After five years of legal wrangling, International Telephone and Telegraph Corp. and its investment banker, Lazard Freres & Co., entered into a settlement yesterday with the Securities and Exchange Commission on ITT's acquisition of Hartford Fire Insurance Co.

ITT agreed to the publication of findings by the commission without admitting or denying the results. The 26-page report by the SEC traces a series of transactions by ITT, with the help of Lazard, that enabled the company to get a tax-free ruling in 1969 on the merger with Hartford.

In 1974, the Internal Revenue Service revoked its earlier ruling because it concluded that certain facts about the merger had not been disclosed by ITT. The company is fighting the IRS revocation.

To qualify for the tax-free ruling, the ITT-Hartford merger had to be accomplished by an exchange of stock. No money could change hands. Moreover, ITT had to dispose of 1.7 million shares of Hartford that it already held in order to qualify for the tax ruling.

ITT had acquired the shares between November 1968 and March 1969 at an average cost of $51 a share.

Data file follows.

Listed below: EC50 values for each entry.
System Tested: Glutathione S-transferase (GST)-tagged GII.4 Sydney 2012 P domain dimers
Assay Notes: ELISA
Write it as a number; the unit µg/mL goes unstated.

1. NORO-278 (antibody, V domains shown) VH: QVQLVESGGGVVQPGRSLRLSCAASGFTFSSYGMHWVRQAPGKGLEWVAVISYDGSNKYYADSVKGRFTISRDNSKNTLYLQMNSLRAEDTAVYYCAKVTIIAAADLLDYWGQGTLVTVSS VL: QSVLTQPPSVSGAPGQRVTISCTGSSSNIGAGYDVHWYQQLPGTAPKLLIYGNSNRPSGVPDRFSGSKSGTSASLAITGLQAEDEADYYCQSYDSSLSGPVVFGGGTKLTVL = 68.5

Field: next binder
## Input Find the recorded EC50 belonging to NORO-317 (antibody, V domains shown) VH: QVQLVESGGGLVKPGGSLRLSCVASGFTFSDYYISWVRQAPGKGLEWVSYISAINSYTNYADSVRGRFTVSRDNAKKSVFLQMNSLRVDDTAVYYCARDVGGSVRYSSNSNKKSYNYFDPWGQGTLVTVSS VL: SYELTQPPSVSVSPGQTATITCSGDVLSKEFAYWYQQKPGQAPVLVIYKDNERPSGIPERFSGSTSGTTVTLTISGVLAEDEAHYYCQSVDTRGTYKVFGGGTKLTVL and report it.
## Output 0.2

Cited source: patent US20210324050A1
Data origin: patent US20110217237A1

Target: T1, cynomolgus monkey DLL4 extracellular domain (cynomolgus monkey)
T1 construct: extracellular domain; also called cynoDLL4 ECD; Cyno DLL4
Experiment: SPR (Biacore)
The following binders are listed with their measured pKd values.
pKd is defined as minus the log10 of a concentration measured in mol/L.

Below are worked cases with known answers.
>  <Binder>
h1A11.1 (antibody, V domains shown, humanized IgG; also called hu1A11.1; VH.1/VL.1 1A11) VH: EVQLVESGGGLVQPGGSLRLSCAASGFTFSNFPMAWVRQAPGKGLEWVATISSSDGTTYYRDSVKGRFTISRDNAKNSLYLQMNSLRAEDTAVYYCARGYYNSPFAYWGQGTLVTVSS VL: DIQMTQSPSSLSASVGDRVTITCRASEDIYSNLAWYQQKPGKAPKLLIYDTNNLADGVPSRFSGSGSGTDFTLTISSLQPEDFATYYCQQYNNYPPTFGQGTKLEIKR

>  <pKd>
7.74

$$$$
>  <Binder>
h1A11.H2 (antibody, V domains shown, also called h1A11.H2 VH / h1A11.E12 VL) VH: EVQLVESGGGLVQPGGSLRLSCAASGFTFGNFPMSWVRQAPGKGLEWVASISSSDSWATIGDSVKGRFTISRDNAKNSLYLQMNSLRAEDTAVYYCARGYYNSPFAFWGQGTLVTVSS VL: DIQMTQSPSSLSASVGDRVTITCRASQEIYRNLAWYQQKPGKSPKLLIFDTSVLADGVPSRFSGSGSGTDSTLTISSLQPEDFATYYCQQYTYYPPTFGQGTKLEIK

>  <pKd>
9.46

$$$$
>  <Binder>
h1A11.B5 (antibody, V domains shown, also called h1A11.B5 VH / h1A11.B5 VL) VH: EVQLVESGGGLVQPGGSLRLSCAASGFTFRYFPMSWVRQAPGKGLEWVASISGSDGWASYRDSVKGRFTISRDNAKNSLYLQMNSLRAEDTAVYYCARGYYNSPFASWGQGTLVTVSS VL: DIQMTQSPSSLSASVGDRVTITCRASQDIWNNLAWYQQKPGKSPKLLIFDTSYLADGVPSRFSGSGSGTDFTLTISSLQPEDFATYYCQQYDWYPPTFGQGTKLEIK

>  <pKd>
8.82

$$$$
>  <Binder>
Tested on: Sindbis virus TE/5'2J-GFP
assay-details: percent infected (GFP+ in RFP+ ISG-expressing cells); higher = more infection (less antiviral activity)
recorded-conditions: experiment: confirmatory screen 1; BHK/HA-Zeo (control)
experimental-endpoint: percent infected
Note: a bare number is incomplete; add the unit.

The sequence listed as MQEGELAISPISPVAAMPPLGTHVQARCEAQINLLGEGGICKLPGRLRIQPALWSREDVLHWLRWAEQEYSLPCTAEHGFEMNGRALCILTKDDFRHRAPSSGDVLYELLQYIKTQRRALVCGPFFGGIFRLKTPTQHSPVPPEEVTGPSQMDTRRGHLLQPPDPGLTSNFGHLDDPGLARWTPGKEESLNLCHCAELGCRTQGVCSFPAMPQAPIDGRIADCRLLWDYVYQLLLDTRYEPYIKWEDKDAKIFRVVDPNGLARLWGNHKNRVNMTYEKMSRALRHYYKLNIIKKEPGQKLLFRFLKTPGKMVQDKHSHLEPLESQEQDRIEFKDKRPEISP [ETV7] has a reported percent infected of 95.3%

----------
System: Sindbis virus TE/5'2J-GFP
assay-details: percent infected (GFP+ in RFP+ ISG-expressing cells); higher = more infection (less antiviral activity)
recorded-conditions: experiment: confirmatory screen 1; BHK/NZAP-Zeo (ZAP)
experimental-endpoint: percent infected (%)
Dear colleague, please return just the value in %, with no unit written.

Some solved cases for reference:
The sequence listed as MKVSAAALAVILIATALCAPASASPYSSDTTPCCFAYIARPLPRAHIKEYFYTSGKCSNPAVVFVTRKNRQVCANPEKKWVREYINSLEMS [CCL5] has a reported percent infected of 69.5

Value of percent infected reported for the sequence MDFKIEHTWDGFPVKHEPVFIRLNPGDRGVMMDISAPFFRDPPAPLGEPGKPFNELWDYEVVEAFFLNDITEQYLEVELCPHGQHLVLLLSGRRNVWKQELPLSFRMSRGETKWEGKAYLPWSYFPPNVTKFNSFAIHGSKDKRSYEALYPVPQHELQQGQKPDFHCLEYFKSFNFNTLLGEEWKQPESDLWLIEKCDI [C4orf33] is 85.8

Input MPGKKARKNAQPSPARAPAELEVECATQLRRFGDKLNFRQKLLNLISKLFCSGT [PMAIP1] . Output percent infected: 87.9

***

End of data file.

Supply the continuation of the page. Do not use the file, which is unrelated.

In the summer of 1969, ITT asked Felix Rohatyn, a partner in the investment banking firm of Lazard Freres, to find a buyer of the Hartford shares, the SEC said.

Rohatyn, who also an ITT director, with the help of Lazard senior partner Andre Meyer negotiated an agreement on the shares with Mediobanca di Credito Finanziario S.P.A., a Milan bank.

The Hartford stock was delivered in Basle, Switzerland, by ITT to Lazard, which was acting as custodian for Mediobanca, the SEC report said. "Mediobanca established a restricted account in the name of ITT, in which the $88 million purchase price was credited on Mediobanca's books," the SEC said.

In May 1970, the merger was consummated when more than 95 per cent of Hartford shares - including the 1.7 million held at Lazard for Mediobanca - were exchanged for ITT Series N shares, the SEC said. Thus, Mediobanca's account ended up with 1.7 million ITT shares in place of the like amount of Hartford.

As part of the tax-free ruling, ITT was not allowed to control those 1.7 million shares. They supposedly had been sold to a disinterested third party.

But in its report issued yesterday, the SEC suggested that ITT continued to control those shares long after the merger was completed.

ITT and Lazard dispute the SEC allegations, and note that they are challenging similar conclusions in litigation involving the IRS revocation of the tax ruling.